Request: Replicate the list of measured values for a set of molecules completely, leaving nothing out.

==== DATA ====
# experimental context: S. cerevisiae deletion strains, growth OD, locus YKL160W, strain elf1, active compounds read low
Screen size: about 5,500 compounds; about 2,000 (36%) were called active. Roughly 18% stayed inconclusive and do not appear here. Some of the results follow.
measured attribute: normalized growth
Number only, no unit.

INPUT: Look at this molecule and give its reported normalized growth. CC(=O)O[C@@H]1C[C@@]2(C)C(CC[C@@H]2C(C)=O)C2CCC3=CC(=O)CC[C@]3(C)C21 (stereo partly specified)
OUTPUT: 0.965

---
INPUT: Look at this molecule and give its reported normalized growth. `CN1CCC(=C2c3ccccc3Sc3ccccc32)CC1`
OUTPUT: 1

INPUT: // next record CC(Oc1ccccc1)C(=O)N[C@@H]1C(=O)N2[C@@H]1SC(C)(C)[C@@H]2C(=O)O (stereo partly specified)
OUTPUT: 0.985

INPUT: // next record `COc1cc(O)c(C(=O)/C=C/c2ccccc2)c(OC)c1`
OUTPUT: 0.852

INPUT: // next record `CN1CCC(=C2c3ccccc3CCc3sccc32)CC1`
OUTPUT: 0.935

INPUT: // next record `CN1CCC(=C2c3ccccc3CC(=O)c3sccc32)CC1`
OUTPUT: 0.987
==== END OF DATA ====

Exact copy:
# experimental context: S. cerevisiae deletion strains, growth OD, locus YKL160W, strain elf1, active compounds read low
Screen size: about 5,500 compounds; about 2,000 (36%) were called active. Roughly 18% stayed inconclusive and do not appear here. Some of the results follow.
measured attribute: normalized growth
Number only, no unit.

INPUT: Look at this molecule and give its reported normalized growth. CC(=O)O[C@@H]1C[C@@]2(C)C(CC[C@@H]2C(C)=O)C2CCC3=CC(=O)CC[C@]3(C)C21 (stereo partly specified)
OUTPUT: 0.965

---
INPUT: Look at this molecule and give its reported normalized growth. `CN1CCC(=C2c3ccccc3Sc3ccccc32)CC1`
OUTPUT: 1

INPUT: // next record CC(Oc1ccccc1)C(=O)N[C@@H]1C(=O)N2[C@@H]1SC(C)(C)[C@@H]2C(=O)O (stereo partly specified)
OUTPUT: 0.985

INPUT: // next record `COc1cc(O)c(C(=O)/C=C/c2ccccc2)c(OC)c1`
OUTPUT: 0.852

INPUT: // next record `CN1CCC(=C2c3ccccc3CCc3sccc32)CC1`
OUTPUT: 0.935

INPUT: // next record `CN1CCC(=C2c3ccccc3CC(=O)c3sccc32)CC1`
OUTPUT: 0.987